Later that evening, I saw some photos my sister and cousin had taken of the event, and one in particular grabbed my heart and made me a bit dusty. It was of my parents — together — watching me at some point in the afternoon — either putting on my wetsuit or catching a wave — and both of them were crying. I’ve tried to imagine on numerous occasions what it must be like for them to have had their only son break his neck and how intensely they must feel both my challenges and successes as I’ve grown and lived with my disability. But truthfully, this wasn’t what got me about the photograph — though it’s making me a bit teary now — what got me about the photograph, was that I believe for the first time after all these years they truly — in the deepest, most profound way possible — felt and understood what surfing means to me.
Don’t get me wrong, my parents were supportive of my surfing at a very young age. They were always aware a good part of my drive and spirit were formed by surfing. They have adopted sons and my sisters have additional brothers because of surfing. My dad often got up before the crack of dawn and took me to my contests, my friends and I to Baja, Trestles and countless other surf breaks beyond the range of our bikes and skateboards. And my mom — God bless her — rarely said no to me going to the beach by myself in my preteen years, something a lot of parents wouldn’t dream of today (in her defense she always thought I was going to meet somebody). But still, given all this, deep down I don’t think they ever really, truly got surfing… not really. They knew I loved it — obsessed over it — but like most people who’ve never surfed, the sport — in all its entirety — was beyond their understanding.
Surfing — for me at least (and a lot of others around the world) — has always been a spiritual experience; if you don’t surf that’s near impossible to get your head around. And if you do, well, it’s nearly impossible to explain. Surf culture is about community as much as anything else, and when we have a profound experience within a warm, embracing community that experience can be magnified infinitely. What I saw in that photograph was the accumulation of all my parents’ experiences with surfing — years of being around it, seeing it, hearing about it, living it — reaching a place of understanding in an environment that was the perfect catalyst for just such an awakening. Take that and combine it with everything else about that day, our history and our love for each other and you have yourself a couple of parents who at long last found the true meaning of stoke. They may not surf, but they’re now part of the tribe. Who wouldn’t shed some tears?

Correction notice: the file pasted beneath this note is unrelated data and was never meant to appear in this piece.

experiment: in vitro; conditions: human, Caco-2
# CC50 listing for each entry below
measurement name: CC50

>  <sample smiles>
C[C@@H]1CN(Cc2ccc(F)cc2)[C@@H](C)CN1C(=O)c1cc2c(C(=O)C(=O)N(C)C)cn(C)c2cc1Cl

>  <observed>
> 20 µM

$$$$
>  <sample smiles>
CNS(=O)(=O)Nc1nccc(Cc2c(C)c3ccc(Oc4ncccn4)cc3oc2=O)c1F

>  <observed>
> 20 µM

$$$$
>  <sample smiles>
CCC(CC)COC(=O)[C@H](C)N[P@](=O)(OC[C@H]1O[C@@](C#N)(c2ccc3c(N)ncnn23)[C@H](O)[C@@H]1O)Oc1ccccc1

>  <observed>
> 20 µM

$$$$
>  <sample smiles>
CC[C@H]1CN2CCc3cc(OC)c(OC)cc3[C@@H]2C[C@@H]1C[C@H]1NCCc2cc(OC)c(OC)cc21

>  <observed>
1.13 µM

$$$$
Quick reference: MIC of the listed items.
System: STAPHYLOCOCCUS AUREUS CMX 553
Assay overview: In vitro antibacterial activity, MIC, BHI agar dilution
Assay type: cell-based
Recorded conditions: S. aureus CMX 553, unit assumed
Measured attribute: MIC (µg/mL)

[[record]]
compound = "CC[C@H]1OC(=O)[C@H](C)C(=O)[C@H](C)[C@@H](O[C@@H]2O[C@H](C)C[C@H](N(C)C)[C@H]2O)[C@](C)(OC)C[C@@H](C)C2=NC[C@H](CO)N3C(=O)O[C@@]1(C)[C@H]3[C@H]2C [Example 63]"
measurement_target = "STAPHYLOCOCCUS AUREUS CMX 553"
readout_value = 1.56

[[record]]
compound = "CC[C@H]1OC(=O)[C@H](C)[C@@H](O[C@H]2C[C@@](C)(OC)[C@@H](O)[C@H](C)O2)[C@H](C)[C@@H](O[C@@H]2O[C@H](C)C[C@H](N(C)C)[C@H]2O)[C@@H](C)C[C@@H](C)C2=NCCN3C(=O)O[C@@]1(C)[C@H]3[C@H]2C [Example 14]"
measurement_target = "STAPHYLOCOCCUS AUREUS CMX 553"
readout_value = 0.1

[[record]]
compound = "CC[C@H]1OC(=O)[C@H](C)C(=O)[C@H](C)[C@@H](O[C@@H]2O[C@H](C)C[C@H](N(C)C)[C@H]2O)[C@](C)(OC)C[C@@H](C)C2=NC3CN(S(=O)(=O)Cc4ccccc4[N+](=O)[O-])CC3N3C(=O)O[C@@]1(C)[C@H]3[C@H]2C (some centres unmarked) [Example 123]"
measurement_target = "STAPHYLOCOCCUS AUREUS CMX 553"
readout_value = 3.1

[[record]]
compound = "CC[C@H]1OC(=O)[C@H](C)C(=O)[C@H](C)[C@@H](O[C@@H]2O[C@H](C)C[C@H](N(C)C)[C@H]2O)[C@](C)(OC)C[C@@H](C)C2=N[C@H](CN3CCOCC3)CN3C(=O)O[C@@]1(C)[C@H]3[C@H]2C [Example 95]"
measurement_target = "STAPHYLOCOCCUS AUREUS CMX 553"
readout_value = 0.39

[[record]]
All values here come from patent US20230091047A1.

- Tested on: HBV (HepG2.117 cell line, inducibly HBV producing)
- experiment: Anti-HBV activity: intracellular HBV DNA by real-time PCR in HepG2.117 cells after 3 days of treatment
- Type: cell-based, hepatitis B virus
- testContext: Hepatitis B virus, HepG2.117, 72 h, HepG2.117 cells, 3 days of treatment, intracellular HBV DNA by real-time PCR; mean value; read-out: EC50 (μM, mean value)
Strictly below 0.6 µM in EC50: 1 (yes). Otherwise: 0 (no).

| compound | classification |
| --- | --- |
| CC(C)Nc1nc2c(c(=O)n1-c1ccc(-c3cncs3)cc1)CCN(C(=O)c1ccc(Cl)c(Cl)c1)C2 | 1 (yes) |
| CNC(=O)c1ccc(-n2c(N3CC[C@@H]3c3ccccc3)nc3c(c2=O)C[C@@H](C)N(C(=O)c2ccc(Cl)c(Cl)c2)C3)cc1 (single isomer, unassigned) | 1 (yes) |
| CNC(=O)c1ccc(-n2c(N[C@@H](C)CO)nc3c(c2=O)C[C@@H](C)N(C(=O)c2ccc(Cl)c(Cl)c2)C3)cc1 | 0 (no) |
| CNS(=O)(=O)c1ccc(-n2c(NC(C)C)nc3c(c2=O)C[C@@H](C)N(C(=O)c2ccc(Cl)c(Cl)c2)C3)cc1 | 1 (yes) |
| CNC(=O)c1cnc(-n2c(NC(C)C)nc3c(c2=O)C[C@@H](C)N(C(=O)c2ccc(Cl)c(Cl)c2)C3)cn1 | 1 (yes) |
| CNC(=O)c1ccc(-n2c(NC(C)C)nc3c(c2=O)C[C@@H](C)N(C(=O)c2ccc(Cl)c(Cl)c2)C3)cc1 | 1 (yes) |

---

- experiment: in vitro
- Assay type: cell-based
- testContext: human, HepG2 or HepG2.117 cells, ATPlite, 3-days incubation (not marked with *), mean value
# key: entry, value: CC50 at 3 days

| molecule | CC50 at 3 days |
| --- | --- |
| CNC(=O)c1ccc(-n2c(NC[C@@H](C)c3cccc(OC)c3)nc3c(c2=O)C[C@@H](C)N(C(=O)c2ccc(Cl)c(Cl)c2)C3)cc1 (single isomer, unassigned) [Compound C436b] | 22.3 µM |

Still, I suspect even now if you asked them what it was that made them so emotional in that picture, they might say something completely different from what I’m suggesting here. And that’s fine, because don’t believe it’s one thing. But I also don’t believe they would’ve had quite the same reaction had it been basketball, fishing or even a skydiving I was doing for the first time since my accident.